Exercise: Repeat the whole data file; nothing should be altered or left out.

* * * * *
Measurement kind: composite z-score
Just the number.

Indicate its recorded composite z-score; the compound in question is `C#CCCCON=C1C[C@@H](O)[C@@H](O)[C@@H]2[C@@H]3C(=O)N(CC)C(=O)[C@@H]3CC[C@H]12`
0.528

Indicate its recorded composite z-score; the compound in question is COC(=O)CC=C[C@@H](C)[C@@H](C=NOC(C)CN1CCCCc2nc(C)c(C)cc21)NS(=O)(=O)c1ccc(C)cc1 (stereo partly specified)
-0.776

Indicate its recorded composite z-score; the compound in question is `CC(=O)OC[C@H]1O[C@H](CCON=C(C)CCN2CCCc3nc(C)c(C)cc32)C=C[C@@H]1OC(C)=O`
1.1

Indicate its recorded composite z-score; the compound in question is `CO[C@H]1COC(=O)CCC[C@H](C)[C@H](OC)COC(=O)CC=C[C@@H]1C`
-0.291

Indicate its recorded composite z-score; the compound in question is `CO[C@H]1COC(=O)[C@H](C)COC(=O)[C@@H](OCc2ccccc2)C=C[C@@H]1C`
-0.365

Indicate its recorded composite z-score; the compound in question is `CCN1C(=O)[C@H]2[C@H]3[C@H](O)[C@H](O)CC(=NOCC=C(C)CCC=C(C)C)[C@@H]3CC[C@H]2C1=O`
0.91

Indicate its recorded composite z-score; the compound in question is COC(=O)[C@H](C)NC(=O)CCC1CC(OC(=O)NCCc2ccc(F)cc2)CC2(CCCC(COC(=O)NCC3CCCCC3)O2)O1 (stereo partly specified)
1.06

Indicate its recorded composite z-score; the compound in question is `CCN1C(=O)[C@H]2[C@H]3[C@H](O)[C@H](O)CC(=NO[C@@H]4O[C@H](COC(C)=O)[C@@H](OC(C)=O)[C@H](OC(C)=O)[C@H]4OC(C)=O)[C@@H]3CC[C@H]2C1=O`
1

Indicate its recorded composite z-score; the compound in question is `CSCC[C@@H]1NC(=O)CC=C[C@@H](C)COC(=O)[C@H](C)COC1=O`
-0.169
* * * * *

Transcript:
Measurement kind: composite z-score
Just the number.

Indicate its recorded composite z-score; the compound in question is `C#CCCCON=C1C[C@@H](O)[C@@H](O)[C@@H]2[C@@H]3C(=O)N(CC)C(=O)[C@@H]3CC[C@H]12`
0.528

Indicate its recorded composite z-score; the compound in question is COC(=O)CC=C[C@@H](C)[C@@H](C=NOC(C)CN1CCCCc2nc(C)c(C)cc21)NS(=O)(=O)c1ccc(C)cc1 (stereo partly specified)
-0.776

Indicate its recorded composite z-score; the compound in question is `CC(=O)OC[C@H]1O[C@H](CCON=C(C)CCN2CCCc3nc(C)c(C)cc32)C=C[C@@H]1OC(C)=O`
1.1

Indicate its recorded composite z-score; the compound in question is `CO[C@H]1COC(=O)CCC[C@H](C)[C@H](OC)COC(=O)CC=C[C@@H]1C`
-0.291

Indicate its recorded composite z-score; the compound in question is `CO[C@H]1COC(=O)[C@H](C)COC(=O)[C@@H](OCc2ccccc2)C=C[C@@H]1C`
-0.365

Indicate its recorded composite z-score; the compound in question is `CCN1C(=O)[C@H]2[C@H]3[C@H](O)[C@H](O)CC(=NOCC=C(C)CCC=C(C)C)[C@@H]3CC[C@H]2C1=O`
0.91

Indicate its recorded composite z-score; the compound in question is COC(=O)[C@H](C)NC(=O)CCC1CC(OC(=O)NCCc2ccc(F)cc2)CC2(CCCC(COC(=O)NCC3CCCCC3)O2)O1 (stereo partly specified)
1.06

Indicate its recorded composite z-score; the compound in question is `CCN1C(=O)[C@H]2[C@H]3[C@H](O)[C@H](O)CC(=NO[C@@H]4O[C@H](COC(C)=O)[C@@H](OC(C)=O)[C@H](OC(C)=O)[C@H]4OC(C)=O)[C@@H]3CC[C@H]2C1=O`
1

Indicate its recorded composite z-score; the compound in question is `CSCC[C@@H]1NC(=O)CC=C[C@@H](C)COC(=O)[C@H](C)COC1=O`
-0.169